Broadband observations of the naked-eye γ-ray burst GRB 080319B

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Abstract

Long-duration γ-ray bursts (GRBs) release copious amounts of energy across the entire electromagnetic spectrum, and so provide a window into the process of black hole formation from the collapse of massive stars. Previous early optical observations of even the most exceptional GRBs (990123 and 030329) lacked both the temporal resolution to probe the optical flash in detail and the accuracy needed to trace the transition from the prompt emission within the outflow to external shocks caused by interaction with the progenitor environment. Here we report observations of the extraordinarily bright prompt optical and γ-ray emission of GRB 080319B that provide diagnostics within seconds of its formation, followed by broadband observations of the afterglow decay that continued for weeks. We show that the prompt emission stems from a single physical region, implying an extremely relativistic outflow that propagates within the narrow inner core of a two-component jet.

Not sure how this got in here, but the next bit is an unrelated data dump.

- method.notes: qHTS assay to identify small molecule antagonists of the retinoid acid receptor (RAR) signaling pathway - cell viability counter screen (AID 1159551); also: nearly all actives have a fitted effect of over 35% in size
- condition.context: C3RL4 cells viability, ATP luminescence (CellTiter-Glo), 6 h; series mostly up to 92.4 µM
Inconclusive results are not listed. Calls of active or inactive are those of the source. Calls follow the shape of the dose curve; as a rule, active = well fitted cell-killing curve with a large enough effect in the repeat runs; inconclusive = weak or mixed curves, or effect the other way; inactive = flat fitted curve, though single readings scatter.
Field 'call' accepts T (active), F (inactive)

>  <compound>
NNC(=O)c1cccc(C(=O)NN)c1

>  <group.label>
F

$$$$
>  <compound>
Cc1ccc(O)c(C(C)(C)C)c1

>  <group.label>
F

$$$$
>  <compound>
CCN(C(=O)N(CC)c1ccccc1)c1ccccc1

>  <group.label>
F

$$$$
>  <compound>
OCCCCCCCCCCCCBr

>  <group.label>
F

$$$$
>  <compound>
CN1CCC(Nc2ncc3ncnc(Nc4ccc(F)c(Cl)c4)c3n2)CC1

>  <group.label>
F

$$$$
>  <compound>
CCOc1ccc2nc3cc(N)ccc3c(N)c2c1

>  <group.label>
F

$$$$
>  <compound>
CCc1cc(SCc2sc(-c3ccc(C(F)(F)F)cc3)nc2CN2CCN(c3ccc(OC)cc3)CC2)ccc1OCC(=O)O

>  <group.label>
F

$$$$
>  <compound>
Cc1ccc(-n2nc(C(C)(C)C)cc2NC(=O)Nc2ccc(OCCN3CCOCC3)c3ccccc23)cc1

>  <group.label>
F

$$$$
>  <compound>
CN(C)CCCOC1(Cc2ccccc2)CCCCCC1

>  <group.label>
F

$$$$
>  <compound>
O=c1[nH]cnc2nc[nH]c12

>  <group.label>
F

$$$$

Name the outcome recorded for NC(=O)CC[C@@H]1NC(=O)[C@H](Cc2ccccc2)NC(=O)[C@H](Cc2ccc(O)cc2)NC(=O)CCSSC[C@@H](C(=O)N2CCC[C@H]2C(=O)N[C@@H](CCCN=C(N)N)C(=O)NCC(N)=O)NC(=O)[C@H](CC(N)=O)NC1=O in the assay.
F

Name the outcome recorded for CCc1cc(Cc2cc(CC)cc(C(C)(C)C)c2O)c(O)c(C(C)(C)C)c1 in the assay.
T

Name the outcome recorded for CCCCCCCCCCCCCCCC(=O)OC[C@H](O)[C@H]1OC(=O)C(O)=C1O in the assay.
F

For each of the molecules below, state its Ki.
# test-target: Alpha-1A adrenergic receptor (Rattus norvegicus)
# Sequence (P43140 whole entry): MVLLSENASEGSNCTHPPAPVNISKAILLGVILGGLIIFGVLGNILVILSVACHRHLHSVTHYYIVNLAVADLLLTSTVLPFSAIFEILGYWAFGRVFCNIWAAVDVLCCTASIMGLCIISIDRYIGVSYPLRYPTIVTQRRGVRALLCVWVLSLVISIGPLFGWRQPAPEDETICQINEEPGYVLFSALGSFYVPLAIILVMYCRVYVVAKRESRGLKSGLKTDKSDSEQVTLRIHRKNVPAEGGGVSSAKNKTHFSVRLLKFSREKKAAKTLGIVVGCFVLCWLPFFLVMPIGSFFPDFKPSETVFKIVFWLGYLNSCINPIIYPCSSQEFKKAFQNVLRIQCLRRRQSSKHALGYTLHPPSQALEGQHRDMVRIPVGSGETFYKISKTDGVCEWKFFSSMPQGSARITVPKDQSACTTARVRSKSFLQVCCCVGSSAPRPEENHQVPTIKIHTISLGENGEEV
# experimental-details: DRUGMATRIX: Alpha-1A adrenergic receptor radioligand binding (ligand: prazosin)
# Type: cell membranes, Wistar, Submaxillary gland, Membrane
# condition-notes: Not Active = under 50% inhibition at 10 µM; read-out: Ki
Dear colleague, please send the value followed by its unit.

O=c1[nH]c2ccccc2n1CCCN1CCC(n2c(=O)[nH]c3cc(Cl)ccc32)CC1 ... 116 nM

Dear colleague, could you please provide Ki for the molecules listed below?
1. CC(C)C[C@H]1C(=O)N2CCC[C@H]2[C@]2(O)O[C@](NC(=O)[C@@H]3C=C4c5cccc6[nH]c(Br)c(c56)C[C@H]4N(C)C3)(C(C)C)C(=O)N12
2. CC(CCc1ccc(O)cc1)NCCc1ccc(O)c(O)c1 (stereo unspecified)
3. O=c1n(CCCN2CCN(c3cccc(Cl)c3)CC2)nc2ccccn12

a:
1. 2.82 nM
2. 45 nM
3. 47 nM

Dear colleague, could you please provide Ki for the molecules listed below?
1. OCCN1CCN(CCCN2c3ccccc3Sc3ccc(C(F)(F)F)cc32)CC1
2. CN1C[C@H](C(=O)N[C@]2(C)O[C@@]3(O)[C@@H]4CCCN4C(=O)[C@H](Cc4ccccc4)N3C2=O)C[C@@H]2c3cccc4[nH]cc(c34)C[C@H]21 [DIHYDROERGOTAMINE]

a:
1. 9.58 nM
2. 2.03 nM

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Figure 1: Light curve of prompt emission.
Figure 2: Composite light curve.
Figure 3: Spectral energy distribution of the prompt emission.
Figure 4: Schematic diagram of the two-component jet model.

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Acknowledgements

We thank E. Rol for comments. This research was supported by NASA, the National Science Foundation (NSF), the Agenzia Spaziale Italiana, the Ministero dell’Università e della Ricerca (MUR), the Ministero degli Affari Esteri, the Netherlands Organization for Scientific Research (NWO), the National Science Foundation of China, the Russian Space Agency, Science and Technology and Facilities Council (STFC), the Slovenian Research Agency, the Ministry for Higher Education, Science, and Technology, Slovenia, and the Polish Ministry of Science and Higher Education.

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Correspondence to J. L. Racusin.

Supplementary information

Supplementary Information

This file contains Supplementary Methods describing technical descriptions of each telescope and corresponding data analysis, additional discussions and figures describing light curve and spectral energy distribution fitting, and detailed discussion of both afterglow models. It contains Supplementary References, Supplementary Acknowledgements, Supplementary Figures 1-15 and Supplementary Table 1. (PDF 3693 kb)

Supplementary Data

This file contains all light curve data presented in the paper as an ASCII text file. (TXT 835 kb)

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